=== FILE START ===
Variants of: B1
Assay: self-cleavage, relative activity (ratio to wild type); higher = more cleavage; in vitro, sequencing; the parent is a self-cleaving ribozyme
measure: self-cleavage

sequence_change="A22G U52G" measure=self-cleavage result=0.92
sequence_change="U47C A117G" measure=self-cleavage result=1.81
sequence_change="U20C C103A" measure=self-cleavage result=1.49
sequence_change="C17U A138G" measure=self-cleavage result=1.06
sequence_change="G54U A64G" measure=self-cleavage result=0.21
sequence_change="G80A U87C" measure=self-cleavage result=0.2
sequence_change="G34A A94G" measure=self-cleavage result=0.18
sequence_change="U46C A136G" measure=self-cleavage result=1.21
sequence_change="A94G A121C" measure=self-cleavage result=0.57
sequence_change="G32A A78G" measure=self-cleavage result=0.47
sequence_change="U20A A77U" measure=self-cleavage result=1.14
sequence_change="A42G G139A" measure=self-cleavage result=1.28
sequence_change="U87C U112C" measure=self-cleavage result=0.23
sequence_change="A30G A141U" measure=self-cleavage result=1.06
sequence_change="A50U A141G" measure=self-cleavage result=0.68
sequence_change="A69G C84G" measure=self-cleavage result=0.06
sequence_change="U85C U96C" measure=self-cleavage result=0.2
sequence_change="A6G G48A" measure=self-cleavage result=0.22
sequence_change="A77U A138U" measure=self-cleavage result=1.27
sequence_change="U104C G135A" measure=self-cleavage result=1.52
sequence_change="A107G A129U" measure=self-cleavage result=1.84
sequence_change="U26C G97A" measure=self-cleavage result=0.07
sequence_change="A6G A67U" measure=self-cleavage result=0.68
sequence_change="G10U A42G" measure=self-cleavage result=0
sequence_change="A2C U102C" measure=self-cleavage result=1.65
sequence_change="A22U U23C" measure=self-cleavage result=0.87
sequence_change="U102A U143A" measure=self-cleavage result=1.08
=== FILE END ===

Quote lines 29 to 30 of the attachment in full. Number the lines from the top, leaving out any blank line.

sequence_change="A22U U23C" measure=self-cleavage result=0.87
sequence_change="U102A U143A" measure=self-cleavage result=1.08